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Less hiss, more purr: Vets turn to cat-friendly treatments

November 22, 2018
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This photo taken Nov. 1, 2018, shows veterinary nurse An'Jillian Hanshaw placing her cat Lincoln on the table as Veterinarian Amy Keith and Veterinarian Assistant Nate Johnson assist at Valley West Veterinary Hospital in Charleston, W.Va. (Craig Hudson/The Charleston Gazette-Mail via AP)

CHARLESTON, W.Va. (AP) — To no one’s surprise, it seems cats don’t like going to the veterinarian.

For all their aloof arrogance, a lot of them get pretty freaked out being put in a small box and transported to a strange room with barking dogs and other potential kitty hazards.

And that may explain why 10-year-old Alley behaved so poorly when she went for her regular checkups.

“She’s a bit high-strung,” said her owner, Kathy Carte of Charleston. “She would growl and scratch. But not any more — now we have tools to help with that.”

That’s because Valley West Veterinary Hospital in Charleston, where Alley is treated, recently completed the certification process to become a silver-level cat-friendly practice, through a program established by the American Association of Feline Practitioners.

“The veterinary visits are seeing far more dogs than cats, and so people were wondering, ’Why aren’t people taking their cats to the veterinarian?” said Amy Isaac, a veterinarian with Valley West. “And I think a large reason for that is that it is very difficult to get your cat to the veterinary office. They are scared of the carrier, they’re stressed when they come to the environment of the veterinary hospital. Owners are kind of scared to take them, because they know the cat’s gonna be fearful.”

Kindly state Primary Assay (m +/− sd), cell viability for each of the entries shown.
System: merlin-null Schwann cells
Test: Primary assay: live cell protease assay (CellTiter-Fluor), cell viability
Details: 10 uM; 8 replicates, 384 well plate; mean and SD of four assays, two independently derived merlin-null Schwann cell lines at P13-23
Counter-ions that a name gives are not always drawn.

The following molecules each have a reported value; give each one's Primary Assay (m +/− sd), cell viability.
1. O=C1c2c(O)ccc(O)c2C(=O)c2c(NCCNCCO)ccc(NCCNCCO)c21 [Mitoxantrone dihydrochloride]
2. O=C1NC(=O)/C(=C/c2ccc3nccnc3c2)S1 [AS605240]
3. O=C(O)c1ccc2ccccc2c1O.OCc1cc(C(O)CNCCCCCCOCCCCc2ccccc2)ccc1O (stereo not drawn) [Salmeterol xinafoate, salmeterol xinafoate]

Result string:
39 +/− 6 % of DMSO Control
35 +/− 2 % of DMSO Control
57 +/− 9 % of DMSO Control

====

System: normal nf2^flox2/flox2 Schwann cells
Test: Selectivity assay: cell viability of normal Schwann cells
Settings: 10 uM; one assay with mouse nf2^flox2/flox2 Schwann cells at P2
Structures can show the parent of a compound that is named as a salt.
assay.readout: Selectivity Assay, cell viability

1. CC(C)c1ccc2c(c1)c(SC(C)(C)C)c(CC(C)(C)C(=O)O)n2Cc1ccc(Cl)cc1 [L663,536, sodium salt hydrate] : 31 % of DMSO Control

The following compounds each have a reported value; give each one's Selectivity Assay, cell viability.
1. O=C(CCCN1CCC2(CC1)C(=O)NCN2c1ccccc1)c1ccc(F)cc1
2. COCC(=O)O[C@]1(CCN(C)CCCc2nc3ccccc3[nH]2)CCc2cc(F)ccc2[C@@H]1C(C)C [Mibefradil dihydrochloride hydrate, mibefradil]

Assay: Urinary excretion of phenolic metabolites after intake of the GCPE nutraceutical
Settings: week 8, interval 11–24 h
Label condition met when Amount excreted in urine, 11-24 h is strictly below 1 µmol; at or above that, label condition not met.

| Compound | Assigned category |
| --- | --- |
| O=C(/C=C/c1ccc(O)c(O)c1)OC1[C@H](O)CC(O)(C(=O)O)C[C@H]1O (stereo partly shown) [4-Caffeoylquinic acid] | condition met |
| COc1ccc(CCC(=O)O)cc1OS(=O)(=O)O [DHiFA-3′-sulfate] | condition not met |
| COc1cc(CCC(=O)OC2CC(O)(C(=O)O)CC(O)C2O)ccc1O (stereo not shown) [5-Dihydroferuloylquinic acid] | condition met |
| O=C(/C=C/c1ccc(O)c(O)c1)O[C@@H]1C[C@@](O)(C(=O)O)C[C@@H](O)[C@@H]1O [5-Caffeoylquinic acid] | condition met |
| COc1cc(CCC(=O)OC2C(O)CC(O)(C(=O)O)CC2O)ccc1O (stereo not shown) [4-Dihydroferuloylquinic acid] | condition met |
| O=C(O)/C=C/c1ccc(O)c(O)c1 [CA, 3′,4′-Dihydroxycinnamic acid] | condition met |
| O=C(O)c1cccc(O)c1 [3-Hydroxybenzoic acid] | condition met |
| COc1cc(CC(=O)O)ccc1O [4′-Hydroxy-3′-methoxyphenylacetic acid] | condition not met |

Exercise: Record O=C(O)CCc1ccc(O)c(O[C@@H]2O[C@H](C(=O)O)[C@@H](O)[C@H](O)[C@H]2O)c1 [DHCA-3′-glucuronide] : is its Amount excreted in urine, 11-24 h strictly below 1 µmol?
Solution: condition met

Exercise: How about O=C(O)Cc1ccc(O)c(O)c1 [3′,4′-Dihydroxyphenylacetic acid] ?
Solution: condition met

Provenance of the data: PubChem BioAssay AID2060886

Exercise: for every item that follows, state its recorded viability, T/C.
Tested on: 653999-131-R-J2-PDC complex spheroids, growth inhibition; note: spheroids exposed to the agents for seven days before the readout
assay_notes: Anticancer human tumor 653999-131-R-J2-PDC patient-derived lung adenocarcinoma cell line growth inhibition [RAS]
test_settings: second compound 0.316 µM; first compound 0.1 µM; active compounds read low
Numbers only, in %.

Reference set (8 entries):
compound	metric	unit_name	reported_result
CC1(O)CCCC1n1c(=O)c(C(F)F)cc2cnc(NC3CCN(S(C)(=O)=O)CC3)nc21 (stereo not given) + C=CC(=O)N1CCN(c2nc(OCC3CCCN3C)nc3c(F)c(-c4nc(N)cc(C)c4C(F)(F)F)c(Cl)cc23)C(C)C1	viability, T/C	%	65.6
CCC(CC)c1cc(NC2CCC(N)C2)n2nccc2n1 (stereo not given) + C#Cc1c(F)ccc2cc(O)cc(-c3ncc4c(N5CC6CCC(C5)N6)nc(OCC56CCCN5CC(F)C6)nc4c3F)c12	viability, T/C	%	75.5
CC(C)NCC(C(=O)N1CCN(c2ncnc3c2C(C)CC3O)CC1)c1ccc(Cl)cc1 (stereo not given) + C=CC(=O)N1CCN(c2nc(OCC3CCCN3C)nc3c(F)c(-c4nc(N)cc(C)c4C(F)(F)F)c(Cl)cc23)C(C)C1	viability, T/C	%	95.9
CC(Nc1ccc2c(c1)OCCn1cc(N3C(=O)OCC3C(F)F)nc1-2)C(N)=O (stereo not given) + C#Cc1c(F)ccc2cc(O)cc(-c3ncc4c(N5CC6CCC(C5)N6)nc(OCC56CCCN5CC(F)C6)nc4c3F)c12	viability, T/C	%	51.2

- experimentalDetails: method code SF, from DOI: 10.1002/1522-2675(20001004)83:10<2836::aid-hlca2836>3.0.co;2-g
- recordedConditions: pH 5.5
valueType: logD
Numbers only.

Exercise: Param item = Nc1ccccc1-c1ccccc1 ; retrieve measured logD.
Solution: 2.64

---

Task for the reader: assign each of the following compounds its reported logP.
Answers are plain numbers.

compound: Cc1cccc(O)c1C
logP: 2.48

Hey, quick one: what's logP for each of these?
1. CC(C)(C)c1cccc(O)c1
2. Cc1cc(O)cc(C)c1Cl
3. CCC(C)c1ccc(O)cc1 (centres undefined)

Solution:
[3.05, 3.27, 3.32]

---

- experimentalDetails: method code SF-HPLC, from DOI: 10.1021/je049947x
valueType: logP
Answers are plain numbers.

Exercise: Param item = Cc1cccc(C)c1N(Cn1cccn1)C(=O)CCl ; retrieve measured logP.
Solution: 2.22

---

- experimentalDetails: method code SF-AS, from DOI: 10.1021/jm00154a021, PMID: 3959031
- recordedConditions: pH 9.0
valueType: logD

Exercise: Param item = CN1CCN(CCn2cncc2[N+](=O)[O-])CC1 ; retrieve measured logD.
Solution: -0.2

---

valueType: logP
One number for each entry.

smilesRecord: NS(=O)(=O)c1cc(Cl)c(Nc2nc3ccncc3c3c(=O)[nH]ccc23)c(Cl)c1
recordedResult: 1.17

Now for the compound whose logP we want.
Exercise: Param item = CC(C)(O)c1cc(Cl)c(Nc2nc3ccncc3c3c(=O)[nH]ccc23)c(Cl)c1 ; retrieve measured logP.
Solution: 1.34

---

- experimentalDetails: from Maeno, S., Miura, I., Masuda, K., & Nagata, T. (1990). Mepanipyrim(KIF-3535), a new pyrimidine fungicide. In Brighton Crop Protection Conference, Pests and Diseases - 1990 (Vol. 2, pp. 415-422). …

The program was developed, she said, to help make veterinary visits easier and to educate owners that cats really need veterinary care, too.

“Just like with people, preventative care for cats is much less expensive than treating a problem that’s gone undetected for a long time,” said Amy Keith, another Valley West veterinarian.

Valley West is one of a handful of practices in the state to complete the certification program. Others include Cross Lanes Veterinary in Cross Lanes, All Creatures Veterinary Clinic in Princeton and Animal Care Center, also in Princeton.

The certification process is extensive and includes 11 different areas of standards each practice must meet. The waiting room, for example, needs to be visually accommodating, with a screen to block crated cats from view and a pheromone spray for calming them down.

Valley West even offers a “kitty concierge service,” said Keith, which allows owners to transport the cats directly into private exam rooms rather than exposing them to the sometimes-loud environment of a waiting room.

“I’ll offer one of the pheromone towels upon check-in, which they can take out to the vehicle and place over the carrier, and we do recommend the feline high-stress kits prior to bringing the patients in,” said receptionist Sherri Adkins, one of several trained cat advocates at the practice.

The high-stress kits provide calming medications owners can sprinkle in their pet’s food before the visit, pheromone wipes for the carriers and probiotic formula to prevent upset stomachs.

For Alley, the treatment “takes the edge off and calms her down,” said Carte. “She’s fully aware of where she is and what’s going on but she’s not as anxious.”

That’s important, said both Isaac and Keith. A calmer cat is easier to treat and doesn’t experience higher blood pressure or an accelerated heart rate.

Not only that, but the experience is better for pet owners, too.

“It makes me feel better because I know there’s not as much anxiety, so it’s a more pleasant experience for both of us,” said Carte.

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Information from: The Charleston Gazette-Mail, http://wvgazettemail.com.

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